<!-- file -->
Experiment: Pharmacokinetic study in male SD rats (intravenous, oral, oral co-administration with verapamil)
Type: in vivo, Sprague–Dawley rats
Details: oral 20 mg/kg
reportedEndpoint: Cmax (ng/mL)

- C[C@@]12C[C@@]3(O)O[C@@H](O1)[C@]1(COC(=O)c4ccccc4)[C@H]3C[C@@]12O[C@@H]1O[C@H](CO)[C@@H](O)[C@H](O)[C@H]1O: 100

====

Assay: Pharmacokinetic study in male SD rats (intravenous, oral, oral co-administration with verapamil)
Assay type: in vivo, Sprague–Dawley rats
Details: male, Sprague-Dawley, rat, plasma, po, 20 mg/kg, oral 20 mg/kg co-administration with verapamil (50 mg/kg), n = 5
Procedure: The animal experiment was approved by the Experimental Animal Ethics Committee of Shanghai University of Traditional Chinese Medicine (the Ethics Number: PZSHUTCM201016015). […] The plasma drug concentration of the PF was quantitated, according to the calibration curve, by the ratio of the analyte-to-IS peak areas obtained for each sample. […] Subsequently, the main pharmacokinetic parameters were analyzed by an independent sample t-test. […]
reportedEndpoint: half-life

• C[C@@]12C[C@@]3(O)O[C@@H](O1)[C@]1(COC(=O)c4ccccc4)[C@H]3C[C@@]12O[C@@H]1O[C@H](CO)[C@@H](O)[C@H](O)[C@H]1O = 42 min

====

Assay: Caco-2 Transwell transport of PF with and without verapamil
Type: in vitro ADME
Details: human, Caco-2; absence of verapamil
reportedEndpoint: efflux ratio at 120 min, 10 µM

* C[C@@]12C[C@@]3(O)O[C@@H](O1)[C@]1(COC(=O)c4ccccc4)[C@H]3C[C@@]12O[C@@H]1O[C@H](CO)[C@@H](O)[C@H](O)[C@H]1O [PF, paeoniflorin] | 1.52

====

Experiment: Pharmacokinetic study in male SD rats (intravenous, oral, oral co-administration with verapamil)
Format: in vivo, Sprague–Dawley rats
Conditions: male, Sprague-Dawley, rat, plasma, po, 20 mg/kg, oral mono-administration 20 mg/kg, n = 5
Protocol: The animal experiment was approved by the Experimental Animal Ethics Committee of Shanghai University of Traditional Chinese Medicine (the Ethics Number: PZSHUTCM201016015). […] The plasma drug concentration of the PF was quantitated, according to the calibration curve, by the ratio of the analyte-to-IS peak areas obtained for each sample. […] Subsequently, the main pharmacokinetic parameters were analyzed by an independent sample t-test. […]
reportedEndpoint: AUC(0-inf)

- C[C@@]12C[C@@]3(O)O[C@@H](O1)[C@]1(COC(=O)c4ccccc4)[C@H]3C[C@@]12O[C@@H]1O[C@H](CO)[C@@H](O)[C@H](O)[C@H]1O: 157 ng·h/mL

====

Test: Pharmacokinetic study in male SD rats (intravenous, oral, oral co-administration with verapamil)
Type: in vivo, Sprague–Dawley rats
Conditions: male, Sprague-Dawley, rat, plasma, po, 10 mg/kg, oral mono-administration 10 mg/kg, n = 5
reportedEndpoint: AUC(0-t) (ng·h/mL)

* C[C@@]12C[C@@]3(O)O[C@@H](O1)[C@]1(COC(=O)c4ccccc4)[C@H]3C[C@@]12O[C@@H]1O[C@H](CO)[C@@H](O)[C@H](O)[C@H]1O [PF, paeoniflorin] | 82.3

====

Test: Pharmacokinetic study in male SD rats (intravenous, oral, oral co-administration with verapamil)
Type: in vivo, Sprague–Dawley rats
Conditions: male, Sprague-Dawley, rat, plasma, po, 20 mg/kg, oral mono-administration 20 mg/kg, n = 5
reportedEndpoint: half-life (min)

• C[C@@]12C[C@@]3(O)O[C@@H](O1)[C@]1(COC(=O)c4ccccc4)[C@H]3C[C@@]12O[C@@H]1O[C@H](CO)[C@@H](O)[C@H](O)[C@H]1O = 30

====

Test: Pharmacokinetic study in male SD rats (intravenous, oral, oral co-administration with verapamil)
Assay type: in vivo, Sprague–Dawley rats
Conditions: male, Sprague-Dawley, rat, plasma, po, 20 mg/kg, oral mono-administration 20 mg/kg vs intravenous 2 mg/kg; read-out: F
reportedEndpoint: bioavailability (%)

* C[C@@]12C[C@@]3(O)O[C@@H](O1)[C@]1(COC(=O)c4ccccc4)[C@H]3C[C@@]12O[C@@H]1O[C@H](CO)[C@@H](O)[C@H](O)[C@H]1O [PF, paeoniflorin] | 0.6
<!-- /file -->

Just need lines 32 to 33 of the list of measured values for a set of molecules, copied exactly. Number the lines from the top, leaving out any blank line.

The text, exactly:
====

Test: Pharmacokinetic study in male SD rats (intravenous, oral, oral co-administration with verapamil)